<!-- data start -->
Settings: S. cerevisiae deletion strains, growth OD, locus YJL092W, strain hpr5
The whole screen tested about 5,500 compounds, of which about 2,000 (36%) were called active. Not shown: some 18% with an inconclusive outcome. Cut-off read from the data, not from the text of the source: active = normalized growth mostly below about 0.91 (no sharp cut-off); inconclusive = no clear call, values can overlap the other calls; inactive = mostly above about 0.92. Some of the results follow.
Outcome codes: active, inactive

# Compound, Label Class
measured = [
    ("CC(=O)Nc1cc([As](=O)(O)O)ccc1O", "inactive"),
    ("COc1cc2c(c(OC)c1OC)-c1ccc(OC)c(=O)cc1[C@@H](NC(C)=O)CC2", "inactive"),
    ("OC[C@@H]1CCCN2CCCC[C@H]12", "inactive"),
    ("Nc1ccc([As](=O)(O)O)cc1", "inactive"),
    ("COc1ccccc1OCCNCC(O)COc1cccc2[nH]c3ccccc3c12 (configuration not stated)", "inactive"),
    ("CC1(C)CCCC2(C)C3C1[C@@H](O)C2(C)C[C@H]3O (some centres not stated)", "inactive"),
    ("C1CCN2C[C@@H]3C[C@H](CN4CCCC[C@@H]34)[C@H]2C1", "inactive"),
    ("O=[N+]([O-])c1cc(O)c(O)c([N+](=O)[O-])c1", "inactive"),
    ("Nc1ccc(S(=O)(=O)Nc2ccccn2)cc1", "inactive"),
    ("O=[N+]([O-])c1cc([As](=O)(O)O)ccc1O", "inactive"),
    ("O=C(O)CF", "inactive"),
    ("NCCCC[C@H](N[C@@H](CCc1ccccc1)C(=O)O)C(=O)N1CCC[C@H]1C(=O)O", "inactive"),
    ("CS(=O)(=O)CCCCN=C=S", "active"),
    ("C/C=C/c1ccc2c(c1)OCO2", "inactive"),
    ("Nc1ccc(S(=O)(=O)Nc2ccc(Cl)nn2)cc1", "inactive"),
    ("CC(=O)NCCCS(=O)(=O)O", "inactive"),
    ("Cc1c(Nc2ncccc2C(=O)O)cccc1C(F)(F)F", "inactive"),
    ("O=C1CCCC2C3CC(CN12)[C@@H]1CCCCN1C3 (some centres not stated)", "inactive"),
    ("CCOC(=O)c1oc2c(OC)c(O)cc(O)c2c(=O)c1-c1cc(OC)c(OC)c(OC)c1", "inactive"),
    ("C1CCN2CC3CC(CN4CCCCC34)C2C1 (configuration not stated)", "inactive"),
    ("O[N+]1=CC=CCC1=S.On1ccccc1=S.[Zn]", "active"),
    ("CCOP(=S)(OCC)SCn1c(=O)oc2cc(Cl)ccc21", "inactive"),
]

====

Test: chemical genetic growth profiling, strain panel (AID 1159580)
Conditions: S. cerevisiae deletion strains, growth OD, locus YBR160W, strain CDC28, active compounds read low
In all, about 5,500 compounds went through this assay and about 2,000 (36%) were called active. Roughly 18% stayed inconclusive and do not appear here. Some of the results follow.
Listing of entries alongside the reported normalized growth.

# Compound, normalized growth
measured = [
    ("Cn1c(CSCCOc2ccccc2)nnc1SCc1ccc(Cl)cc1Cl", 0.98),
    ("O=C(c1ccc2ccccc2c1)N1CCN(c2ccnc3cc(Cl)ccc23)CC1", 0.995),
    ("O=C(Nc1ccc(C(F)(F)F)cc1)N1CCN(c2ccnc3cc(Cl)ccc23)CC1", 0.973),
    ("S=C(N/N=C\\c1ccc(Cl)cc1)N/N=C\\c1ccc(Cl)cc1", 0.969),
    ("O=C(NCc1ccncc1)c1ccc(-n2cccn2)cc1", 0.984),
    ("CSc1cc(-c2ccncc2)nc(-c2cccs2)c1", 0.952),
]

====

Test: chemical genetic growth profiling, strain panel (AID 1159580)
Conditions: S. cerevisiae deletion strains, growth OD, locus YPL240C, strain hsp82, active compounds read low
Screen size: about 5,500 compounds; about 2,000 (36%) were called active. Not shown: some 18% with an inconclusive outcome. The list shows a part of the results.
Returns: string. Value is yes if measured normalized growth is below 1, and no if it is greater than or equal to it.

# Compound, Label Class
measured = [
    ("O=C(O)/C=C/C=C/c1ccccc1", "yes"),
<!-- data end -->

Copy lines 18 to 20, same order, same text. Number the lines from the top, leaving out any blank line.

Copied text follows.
    ("CS(=O)(=O)CCCCN=C=S", "active"),
    ("C/C=C/c1ccc2c(c1)OCO2", "inactive"),
    ("Nc1ccc(S(=O)(=O)Nc2ccc(Cl)nn2)cc1", "inactive"),